Vitamin E was 12.8 = high (Reference range: 5.5 to 9.0 , Unit: mg/L)

Fecal Sample

Fecal Split fat result = INCREASE

Any insight as to what happened or what we should do now would be VERY much appreciated. I have been through 3 pediatricians and am currently seeing a "family doctor" for my son. The first two pediatricians doubted that anything was wrong with my son, and refused to order him a blood test. The third pediatrician, although she agreed to order the blood test, failed to tell me to keep him on gluten for the blood test, and then, once it was positive, she failed to suggest a biopsy. Instead, she suggested that I buy a book on Celiac Disease. I changed to a new doctor this year, in the hopes that she would better be able to guide us in diagnosing our son. She doesn't seem to have the answers either. The gastroenterologist who did the biopsy has told us there is nothing more she can do for us. I am not sure where to turn, especially since my husband is so reluctant (well, actually he is adamantly against) pursuing the issue.

Thank you

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Hello and welcome to the forum!!

I am so sorry to hear about your son's situation. I'm sure other mothers with Celiac children will chime in with words of wisdom, but right now I can only offer what I know from myself.

First of all, your husband needs to stop believing so much in the words of MDs. Does he enjoy seeing your son be sick??? Celiac is a disease that displays in so many ways, and the testing is still not up to par for diagnosis. It is believed to be HUGELY underdiagnosed for those reasons. There is a huge lack of responsibility on the part of any doctor who would tell you that she was done with you and good luck. I am so happy to hear you are looking for another doctor. Run fast and far away from that one. I don't know where geographically you are, but there are many threads on here with doctor suggestions.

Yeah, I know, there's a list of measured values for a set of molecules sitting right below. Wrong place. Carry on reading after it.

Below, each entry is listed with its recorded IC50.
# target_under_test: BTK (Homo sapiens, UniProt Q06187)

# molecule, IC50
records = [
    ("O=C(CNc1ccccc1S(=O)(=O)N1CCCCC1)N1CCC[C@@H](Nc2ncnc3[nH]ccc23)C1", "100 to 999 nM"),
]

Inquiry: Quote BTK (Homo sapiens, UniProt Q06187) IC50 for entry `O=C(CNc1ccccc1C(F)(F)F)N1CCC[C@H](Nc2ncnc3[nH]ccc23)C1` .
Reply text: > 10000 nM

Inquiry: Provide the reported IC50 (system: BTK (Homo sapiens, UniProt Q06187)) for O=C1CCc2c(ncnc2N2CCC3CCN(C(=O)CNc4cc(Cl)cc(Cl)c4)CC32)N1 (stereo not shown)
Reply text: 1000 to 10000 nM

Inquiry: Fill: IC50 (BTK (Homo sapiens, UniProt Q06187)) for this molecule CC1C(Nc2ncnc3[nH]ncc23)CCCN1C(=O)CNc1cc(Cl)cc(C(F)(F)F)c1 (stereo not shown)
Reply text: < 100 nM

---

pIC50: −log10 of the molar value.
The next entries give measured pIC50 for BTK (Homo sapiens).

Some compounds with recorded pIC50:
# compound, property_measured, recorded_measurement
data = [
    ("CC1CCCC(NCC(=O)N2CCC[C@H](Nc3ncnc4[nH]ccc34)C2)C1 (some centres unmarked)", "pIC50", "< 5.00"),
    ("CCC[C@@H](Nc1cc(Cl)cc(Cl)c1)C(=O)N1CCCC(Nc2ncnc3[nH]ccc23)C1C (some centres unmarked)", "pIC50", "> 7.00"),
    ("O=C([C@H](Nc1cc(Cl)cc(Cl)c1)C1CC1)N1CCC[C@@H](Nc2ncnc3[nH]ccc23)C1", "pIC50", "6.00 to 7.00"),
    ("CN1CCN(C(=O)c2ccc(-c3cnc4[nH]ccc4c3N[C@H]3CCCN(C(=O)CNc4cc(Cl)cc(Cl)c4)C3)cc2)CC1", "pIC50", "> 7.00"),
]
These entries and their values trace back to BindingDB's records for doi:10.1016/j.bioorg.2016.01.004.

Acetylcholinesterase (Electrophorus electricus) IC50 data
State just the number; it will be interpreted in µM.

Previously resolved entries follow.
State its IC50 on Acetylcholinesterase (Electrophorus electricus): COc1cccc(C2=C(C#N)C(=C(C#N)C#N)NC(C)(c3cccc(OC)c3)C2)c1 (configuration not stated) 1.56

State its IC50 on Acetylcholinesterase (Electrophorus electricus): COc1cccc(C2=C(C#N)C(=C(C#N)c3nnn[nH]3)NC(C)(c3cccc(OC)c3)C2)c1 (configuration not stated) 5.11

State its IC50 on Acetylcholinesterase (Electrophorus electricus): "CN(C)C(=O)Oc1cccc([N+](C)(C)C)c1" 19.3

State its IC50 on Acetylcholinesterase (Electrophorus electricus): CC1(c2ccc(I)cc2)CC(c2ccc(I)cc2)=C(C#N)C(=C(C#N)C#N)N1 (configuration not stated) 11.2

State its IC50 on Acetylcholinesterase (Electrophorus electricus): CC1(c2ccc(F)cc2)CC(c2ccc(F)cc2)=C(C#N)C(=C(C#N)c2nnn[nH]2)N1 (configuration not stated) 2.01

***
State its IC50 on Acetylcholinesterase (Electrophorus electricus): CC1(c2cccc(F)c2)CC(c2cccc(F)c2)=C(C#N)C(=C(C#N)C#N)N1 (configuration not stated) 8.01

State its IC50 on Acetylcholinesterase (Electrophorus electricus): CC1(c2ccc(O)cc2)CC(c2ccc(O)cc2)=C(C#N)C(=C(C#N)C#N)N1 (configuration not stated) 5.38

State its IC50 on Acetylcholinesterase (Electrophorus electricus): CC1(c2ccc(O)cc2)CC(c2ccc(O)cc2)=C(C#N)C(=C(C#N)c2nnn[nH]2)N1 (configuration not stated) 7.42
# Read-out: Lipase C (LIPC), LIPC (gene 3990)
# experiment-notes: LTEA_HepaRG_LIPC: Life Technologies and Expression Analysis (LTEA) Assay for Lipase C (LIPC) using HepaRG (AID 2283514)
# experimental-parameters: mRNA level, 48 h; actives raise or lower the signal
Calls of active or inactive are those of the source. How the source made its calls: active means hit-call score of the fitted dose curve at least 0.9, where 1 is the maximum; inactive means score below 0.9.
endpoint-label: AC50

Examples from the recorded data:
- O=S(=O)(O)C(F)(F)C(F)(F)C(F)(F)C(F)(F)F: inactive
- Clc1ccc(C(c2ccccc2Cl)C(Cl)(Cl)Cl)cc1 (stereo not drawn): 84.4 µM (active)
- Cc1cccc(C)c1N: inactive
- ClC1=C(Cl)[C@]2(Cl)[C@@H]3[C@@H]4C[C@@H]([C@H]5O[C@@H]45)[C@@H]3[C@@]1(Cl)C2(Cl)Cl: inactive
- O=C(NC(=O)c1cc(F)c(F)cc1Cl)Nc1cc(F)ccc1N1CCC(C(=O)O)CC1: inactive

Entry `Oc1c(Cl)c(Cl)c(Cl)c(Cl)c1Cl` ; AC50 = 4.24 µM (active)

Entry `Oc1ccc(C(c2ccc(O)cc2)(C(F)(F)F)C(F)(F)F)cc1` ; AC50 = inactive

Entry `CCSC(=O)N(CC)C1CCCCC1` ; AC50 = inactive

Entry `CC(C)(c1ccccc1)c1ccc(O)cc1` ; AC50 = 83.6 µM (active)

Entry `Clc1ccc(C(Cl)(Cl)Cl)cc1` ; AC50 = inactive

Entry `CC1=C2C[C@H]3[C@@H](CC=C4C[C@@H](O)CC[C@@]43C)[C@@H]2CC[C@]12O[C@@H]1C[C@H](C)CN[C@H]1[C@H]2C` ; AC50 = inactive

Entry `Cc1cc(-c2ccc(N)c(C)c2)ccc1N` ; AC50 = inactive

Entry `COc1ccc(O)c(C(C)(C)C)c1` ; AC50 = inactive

And your son's blood test is indicative of Celiac. It is not uncommon for numbers to be negative or biopsies to be negative. The small intestine is very convoluted and long, so it's entirely possible that the doctor didn't find a damaged spot. You had taken him off the diet, and children heal pretty fast, so he could have biopsied an undamaged spot, which is what it sounds like.

And my last question- did your son stop having accidents?? To win your argument, you must use the physical improvements. Things people cannot argue with. Did he start growing? Did the abdomen go down? Use your measurables. No one, not even your husband, can argue with those. And you're right, this is not about vindication. Who cares who's right as long as someone figures it out.

Be yourself, everyone else is taken.

Oscar Wilde

Gluten free November 2007

IgA Deficient, Neg Bloodwork, Double DQ2 Positive

Dietary and Genetic Diagnosis June 2, 2008

Soy free Jan 09

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The docctor doing the scope on my daughter called the others to see, as her intestine clearly was abnormal and loked celiac. He took two samples and onely one was checked by the pathologist and he said it was normal. She got a diagnosis anyway because they know that pathologists can be just awfully useless, a because of her cleas symptoms off and onn gluten.

Sha was back on gluten for six weeks.

It may take longer time to get cliear biopsy results for celiac.

And, I did read on the alt.support.celiac newsgroup some years ago that they advocated sending the slide for a second opinion, they recommended the U. of Maryland but i amnot sure. They diagnose based on symptoms and increased Intraephitelial Leucocytes. Other pathologists may even demand total absence of villi for a diagnosis.